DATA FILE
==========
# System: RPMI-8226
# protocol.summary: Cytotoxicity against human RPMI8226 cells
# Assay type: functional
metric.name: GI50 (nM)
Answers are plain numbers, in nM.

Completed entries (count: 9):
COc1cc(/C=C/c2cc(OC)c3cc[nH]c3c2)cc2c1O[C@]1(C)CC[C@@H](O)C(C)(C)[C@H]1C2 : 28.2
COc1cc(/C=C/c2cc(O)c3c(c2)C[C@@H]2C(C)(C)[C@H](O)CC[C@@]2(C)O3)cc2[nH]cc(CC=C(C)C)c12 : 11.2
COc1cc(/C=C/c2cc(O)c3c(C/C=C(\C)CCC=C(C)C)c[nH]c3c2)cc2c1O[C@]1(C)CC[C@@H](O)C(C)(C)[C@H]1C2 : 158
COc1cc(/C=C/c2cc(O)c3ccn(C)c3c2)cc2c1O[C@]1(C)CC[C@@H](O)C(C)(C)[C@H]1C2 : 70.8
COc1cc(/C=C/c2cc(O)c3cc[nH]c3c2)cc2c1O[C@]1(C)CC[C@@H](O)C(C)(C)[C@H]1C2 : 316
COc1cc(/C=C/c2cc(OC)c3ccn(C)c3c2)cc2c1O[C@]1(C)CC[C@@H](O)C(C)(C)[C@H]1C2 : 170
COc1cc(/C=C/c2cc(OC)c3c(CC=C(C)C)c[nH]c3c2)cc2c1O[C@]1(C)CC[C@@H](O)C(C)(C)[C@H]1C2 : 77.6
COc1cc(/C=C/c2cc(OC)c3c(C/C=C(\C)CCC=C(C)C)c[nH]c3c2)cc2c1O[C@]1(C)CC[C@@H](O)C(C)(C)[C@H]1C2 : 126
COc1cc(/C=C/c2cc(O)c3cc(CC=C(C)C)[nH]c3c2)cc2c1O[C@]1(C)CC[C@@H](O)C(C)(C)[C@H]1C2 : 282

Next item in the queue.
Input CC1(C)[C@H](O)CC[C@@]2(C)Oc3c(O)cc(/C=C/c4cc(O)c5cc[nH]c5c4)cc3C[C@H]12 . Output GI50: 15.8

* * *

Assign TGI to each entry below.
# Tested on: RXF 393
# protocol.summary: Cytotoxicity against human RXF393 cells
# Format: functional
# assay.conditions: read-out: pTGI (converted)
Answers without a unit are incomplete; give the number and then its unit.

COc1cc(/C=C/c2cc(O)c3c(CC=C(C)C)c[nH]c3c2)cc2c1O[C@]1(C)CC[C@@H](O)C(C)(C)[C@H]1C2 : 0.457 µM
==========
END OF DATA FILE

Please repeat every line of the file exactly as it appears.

# System: RPMI-8226
# protocol.summary: Cytotoxicity against human RPMI8226 cells
# Assay type: functional
metric.name: GI50 (nM)
Answers are plain numbers, in nM.

Completed entries (count: 9):
COc1cc(/C=C/c2cc(OC)c3cc[nH]c3c2)cc2c1O[C@]1(C)CC[C@@H](O)C(C)(C)[C@H]1C2 : 28.2
COc1cc(/C=C/c2cc(O)c3c(c2)C[C@@H]2C(C)(C)[C@H](O)CC[C@@]2(C)O3)cc2[nH]cc(CC=C(C)C)c12 : 11.2
COc1cc(/C=C/c2cc(O)c3c(C/C=C(\C)CCC=C(C)C)c[nH]c3c2)cc2c1O[C@]1(C)CC[C@@H](O)C(C)(C)[C@H]1C2 : 158
COc1cc(/C=C/c2cc(O)c3ccn(C)c3c2)cc2c1O[C@]1(C)CC[C@@H](O)C(C)(C)[C@H]1C2 : 70.8
COc1cc(/C=C/c2cc(O)c3cc[nH]c3c2)cc2c1O[C@]1(C)CC[C@@H](O)C(C)(C)[C@H]1C2 : 316
COc1cc(/C=C/c2cc(OC)c3ccn(C)c3c2)cc2c1O[C@]1(C)CC[C@@H](O)C(C)(C)[C@H]1C2 : 170
COc1cc(/C=C/c2cc(OC)c3c(CC=C(C)C)c[nH]c3c2)cc2c1O[C@]1(C)CC[C@@H](O)C(C)(C)[C@H]1C2 : 77.6
COc1cc(/C=C/c2cc(OC)c3c(C/C=C(\C)CCC=C(C)C)c[nH]c3c2)cc2c1O[C@]1(C)CC[C@@H](O)C(C)(C)[C@H]1C2 : 126
COc1cc(/C=C/c2cc(O)c3cc(CC=C(C)C)[nH]c3c2)cc2c1O[C@]1(C)CC[C@@H](O)C(C)(C)[C@H]1C2 : 282

Next item in the queue.
Input CC1(C)[C@H](O)CC[C@@]2(C)Oc3c(O)cc(/C=C/c4cc(O)c5cc[nH]c5c4)cc3C[C@H]12 . Output GI50: 15.8

* * *

Assign TGI to each entry below.
# Tested on: RXF 393
# protocol.summary: Cytotoxicity against human RXF393 cells
# Format: functional
# assay.conditions: read-out: pTGI (converted)
Answers without a unit are incomplete; give the number and then its unit.

COc1cc(/C=C/c2cc(O)c3c(CC=C(C)C)c[nH]c3c2)cc2c1O[C@]1(C)CC[C@@H](O)C(C)(C)[C@H]1C2 : 0.457 µM